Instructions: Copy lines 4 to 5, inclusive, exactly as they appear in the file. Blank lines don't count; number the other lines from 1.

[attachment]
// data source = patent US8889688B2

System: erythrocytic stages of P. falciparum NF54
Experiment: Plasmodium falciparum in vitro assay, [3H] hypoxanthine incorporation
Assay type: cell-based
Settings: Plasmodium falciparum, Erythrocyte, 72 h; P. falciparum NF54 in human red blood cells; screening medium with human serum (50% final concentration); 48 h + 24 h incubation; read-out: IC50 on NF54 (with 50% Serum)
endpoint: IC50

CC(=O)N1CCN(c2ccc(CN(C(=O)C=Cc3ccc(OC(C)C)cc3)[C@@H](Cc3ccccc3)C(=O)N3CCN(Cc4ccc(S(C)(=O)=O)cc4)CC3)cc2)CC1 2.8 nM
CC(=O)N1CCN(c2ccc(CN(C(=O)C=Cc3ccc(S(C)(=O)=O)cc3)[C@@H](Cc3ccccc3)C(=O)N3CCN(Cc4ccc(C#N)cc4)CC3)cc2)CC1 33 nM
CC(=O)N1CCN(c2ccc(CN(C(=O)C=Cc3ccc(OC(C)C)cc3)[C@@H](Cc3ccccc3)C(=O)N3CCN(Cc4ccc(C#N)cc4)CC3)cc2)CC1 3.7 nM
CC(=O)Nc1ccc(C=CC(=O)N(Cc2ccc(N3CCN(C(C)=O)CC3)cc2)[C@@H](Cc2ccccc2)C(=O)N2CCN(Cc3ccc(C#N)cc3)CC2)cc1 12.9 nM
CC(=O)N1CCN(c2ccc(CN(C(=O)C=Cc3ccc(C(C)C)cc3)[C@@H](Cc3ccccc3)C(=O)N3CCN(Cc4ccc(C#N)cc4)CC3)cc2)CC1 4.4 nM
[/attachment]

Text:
Assay type: cell-based
Settings: Plasmodium falciparum, Erythrocyte, 72 h; P. falciparum NF54 in human red blood cells; screening medium with human serum (50% final concentration); 48 h + 24 h incubation; read-out: IC50 on NF54 (with 50% Serum)